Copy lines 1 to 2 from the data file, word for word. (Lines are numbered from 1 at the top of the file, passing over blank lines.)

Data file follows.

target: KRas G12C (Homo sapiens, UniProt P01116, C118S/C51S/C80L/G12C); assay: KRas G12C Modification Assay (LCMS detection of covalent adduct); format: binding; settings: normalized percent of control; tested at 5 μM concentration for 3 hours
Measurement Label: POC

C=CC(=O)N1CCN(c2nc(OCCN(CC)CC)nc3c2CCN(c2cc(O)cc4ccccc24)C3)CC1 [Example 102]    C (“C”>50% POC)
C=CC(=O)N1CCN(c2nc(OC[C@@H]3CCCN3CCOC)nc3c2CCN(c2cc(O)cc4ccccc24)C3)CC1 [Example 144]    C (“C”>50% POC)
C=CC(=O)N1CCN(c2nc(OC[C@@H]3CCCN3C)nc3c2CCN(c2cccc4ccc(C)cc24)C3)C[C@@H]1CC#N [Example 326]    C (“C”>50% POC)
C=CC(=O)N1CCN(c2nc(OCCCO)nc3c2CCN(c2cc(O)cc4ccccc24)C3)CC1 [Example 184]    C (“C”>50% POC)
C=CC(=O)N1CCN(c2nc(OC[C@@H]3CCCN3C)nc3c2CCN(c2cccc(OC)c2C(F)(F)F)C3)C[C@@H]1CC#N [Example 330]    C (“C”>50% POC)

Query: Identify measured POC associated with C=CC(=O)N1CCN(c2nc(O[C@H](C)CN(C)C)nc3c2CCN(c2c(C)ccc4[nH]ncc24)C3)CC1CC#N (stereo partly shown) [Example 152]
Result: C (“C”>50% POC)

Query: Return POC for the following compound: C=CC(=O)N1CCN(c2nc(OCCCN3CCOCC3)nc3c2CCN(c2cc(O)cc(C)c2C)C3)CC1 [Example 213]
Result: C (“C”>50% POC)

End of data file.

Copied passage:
target: KRas G12C (Homo sapiens, UniProt P01116, C118S/C51S/C80L/G12C); assay: KRas G12C Modification Assay (LCMS detection of covalent adduct); format: binding; settings: normalized percent of control; tested at 5 μM concentration for 3 hours
Measurement Label: POC